New Alimony Laws

How New Alimony Laws Impact both Spouses in Divorce

Recently approved legislation has brought changes to the tax implications of alimony payments.  Will the changes affect both parties in the divorce equally? The answer is no.

For agreements entered prior to January 1, 2019, the old tax rules still apply.  Under the old rules, tax alimony payments were deductions to the payer and income to the recipient.  For divorces settled prior to the date of the change, future alimony payments will still be deductible for payers and taxable for recipients.  Prior agreements are not subject to the new change.

President Trump’s Tax Cuts and Jobs Act of 2017 made alimony payments no longer deductible to the payer and no longer taxable to recipients. This alimony treatment mirrors the already existing treatment of child support. This change impacts only divorce agreements entered after December 31, 2018.

What does the new law mean for the payer?  It means they will have less after-tax dollars available after paying alimony than they would have under the old law.  See below for a simplified example assuming a flat 6% state tax and based on single filer Federal tax rates for 2018.

Federal Tax Rates – Single Filer 2018

Fed Rate  Individuals
10% Up to $9,525
12%  $9,526 to $38,700
22%  $38,701 to $82,500
24%  $82,501 to $157,500
32%  $157,501 to $200,000
35%  $200,001 to $500,000
37%  over $500,000

Alimony Comparison – Receiving Spouse

Old Law New Law Difference %
Total Income  $     45,000  $     45,000  $           – 0.00%
Taxable Alimony Reciept       200,000                –     (200,000) -100.00%
Taxable Income       245,000         45,000     (200,000) -81.63%
Taxes (Rounded)        (74,790)         (8,350)       (66,440) -88.84%
After-Tax Income       170,210         36,650     (133,560) -78.47%
Non-Deductible Alimony Reciept                –       200,000       200,000 100.00%
Total Cash Flow  $   170,210  $   236,650  $     66,440 39.03%

What does the new law mean for the recipient? It means they will have more after-tax dollars available after receiving alimony than they would have under the old law.  See below for a simplified example assuming a flat 6% state tax and based on single filer Federal tax rates for 2018 as previously stated.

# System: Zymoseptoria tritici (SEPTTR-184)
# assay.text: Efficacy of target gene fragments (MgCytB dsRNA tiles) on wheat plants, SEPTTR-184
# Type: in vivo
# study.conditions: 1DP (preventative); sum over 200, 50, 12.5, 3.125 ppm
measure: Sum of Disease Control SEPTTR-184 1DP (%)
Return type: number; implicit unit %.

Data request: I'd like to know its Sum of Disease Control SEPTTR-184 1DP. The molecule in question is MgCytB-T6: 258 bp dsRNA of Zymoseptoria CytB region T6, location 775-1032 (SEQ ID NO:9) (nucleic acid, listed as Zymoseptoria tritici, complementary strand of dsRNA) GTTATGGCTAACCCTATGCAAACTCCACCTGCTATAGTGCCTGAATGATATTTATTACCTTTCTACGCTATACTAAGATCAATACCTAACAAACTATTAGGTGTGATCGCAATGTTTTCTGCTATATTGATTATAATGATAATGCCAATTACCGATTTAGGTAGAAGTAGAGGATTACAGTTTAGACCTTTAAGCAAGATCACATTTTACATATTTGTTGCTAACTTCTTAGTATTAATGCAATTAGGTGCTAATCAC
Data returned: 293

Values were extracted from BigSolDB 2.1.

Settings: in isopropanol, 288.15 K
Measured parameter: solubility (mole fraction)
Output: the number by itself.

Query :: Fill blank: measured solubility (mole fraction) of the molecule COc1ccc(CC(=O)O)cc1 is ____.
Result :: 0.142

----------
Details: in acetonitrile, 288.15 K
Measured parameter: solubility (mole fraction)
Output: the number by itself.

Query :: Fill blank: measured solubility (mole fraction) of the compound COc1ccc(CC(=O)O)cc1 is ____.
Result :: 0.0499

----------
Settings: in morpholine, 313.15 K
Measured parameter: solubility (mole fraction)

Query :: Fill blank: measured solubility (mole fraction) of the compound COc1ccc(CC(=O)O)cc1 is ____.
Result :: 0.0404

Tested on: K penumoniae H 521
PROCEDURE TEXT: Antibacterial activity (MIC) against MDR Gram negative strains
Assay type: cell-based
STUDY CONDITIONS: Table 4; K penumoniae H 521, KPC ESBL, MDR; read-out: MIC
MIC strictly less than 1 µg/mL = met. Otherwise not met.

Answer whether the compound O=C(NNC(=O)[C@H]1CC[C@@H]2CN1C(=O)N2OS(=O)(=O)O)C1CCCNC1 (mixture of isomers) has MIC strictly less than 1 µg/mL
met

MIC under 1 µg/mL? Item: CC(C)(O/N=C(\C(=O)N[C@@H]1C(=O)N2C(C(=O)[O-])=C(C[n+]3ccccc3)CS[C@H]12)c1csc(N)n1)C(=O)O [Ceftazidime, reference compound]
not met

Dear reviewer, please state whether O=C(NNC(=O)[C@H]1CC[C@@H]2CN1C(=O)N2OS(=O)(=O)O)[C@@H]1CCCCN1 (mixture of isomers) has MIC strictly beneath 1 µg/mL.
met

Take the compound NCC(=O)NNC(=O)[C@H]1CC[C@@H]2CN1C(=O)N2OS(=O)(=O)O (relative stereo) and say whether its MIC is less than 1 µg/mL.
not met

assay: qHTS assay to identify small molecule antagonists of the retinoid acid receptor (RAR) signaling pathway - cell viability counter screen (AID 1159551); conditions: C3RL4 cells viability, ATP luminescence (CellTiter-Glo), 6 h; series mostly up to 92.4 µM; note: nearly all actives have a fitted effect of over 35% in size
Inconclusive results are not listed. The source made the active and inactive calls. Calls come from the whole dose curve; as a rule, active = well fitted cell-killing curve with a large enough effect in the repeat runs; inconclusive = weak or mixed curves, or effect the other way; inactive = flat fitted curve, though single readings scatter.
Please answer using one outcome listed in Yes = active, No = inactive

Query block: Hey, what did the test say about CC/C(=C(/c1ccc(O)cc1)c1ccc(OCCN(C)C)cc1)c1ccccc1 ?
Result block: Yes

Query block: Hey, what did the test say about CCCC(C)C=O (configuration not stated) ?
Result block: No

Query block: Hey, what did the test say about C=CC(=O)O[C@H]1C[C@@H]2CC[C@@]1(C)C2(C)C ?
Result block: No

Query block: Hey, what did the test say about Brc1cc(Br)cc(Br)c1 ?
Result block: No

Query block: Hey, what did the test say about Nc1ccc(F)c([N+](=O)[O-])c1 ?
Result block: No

Alimony Comparison – Receiving Spouse

Old Law New Law Difference %
Total Income  $   800,000  $   800,000  $           – 0.00%
Deductible Alimony Payments      (200,000)                –       200,000 -100.00%
Taxable Income       600,000       800,000       200,000 33.33%
Taxes (Rounded)      (223,690)      (309,690)        86,000 38.45%
After-Tax Income       376,310       490,310       114,000 30.29%
Non-Deductible Alimony Payments                –      (200,000)     (200,000) 100.00%
Total Cash Flow  $   376,310  $   290,310  $   (86,000) -22.85%

So, what does this mean practically? If counsel is representing the party likely to pay alimony, then they would want to attempt settling the divorce prior to January 1, 2019.  If counsel is representing the side receiving the alimony payment, they may want to wait, if possible, until next year to settle the divorce.  For those divorces that settle in 2019 or later, recipients should expect to receive less alimony and payers should expect to pay less as the goal of alimony is to provide the recipient the ability to maintain a certain life style.  It is the net after-tax cash flow to the recipient that matters; just because the new tax law changes who pays the tax on that income shouldn’t increase the net income to the recipient or the net cost to the payer.

Questions on this or other litigation issues?

Please contact the Hancock Askew Advisors team today at (912) 525-4457 or email Mary Roberts, Director at /">